The biological-species concept, explained in an earlier section, classifies species based on their ability to mate and reproduce. That system is all well and good for organisms that mate and reproduce, but it leaves lots of other organisms out in the cold.
Bacteria are perhaps the best examples of organisms that reproduce without mating. They simply divide into two daughter bacteria, each of which goes happily on its way, dividing further. Mutations can occur in this process, just as in any other DNA-replication process; hence, bacteria evolve.
When microbiologists go out to the environment (such as some exotic foreign location the likes of which you see on the Discovery Channel or the back of your throat), they find that they can group the microbes they collect into different categories such as:
1 Escherichia coli (E. coli): Common gut bacteria
1 Neisseria meningitides: One of the many organisms that can cause meningitis
Because scientists can group bacteria into separate, recognizable categories, they give those groups names like E. coli and call them species. But the bacterial species doesn't mean the same thing as it does for animals, plants, and other sexually reproducing organisms.
E. coli isn't a species because all E. coli mate with one another and not with Neisseria. It's a "species" for some other reason. The key is determining what cohesive force differentiates one species of bacteria from another. What keeps the groups separate?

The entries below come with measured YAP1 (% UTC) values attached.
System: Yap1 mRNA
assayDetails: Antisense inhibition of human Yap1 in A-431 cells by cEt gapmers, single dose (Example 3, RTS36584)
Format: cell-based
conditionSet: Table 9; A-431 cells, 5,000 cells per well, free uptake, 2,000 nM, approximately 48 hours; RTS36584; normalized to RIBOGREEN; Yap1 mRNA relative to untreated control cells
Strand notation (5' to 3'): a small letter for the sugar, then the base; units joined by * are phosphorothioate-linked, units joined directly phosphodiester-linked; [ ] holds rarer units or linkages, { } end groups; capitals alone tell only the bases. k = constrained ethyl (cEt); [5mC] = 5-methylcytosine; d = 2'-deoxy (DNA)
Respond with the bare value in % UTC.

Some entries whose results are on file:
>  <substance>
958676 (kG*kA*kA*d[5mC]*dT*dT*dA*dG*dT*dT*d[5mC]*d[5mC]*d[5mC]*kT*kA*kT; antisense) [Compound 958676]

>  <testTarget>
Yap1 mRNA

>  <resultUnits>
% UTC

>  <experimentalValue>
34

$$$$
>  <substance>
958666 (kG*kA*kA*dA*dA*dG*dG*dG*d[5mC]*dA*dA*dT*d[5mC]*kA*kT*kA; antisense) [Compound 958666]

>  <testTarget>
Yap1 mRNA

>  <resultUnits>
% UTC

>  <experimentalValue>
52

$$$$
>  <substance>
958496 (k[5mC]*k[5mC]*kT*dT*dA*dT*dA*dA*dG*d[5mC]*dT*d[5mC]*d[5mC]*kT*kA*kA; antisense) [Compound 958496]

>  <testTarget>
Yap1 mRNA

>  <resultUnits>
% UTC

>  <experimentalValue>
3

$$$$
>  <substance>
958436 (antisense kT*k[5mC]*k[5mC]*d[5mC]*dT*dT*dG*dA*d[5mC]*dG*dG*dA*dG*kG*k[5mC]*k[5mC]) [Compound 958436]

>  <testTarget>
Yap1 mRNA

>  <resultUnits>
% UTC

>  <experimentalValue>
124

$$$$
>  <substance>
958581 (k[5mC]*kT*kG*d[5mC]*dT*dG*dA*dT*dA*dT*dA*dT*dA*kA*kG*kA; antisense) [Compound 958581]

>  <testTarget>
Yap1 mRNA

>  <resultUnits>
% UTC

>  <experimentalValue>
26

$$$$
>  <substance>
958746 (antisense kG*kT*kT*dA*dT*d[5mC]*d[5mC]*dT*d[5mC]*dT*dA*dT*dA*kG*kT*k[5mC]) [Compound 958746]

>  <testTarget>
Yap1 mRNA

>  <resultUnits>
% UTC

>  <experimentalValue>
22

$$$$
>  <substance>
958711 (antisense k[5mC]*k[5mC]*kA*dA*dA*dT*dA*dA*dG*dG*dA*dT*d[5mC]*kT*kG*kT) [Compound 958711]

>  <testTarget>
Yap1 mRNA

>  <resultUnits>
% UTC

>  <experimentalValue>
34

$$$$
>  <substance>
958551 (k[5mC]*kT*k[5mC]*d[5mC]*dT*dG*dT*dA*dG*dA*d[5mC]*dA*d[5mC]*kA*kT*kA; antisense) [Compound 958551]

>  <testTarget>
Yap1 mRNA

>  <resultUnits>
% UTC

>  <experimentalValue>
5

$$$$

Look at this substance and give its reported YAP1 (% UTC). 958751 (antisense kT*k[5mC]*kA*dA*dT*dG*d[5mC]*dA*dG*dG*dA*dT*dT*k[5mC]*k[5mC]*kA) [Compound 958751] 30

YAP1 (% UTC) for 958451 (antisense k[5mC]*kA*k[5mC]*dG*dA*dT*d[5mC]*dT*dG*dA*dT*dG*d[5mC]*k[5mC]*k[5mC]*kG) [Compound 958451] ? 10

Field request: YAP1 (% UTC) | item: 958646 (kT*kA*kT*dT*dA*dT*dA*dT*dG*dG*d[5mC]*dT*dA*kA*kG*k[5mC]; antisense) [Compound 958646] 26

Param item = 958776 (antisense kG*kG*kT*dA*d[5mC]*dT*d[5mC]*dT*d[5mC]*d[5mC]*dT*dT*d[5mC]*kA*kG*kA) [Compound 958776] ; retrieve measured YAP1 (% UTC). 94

One possible cohesive force that could be responsible for the existence of groups of nonsexually reproducing but similar organisms is periodic selection. In periodic selection, natural selection favors a mutation that confers high fitness, which leads to a purging of genetic diversity within a group of nonsexual organisms.
The process works this way. Think about our friend E. coli. As one E. coli bacterium divides, different mutations begin to accumulate, and the population of E. coli bacteria gets more and more variable. Now imagine that a mutation arises that is especially beneficial for an E. coli bacterium, enabling it to outcompete all the other E. coli. It's more fit, and as it takes over, all the other E. coli bacteria are eliminated; as a consequence, genetic diversity within the species is reduced.
This process, called a selective sweep, may be the reason why scientists can identify species of bacteria and name them based on their overall similarity — something called phenetic species or ecological species. In this type of system, natural selection periodically reduces the variation found in a species and keeps, for example, all E. coli bacteria looking pretty much the same.
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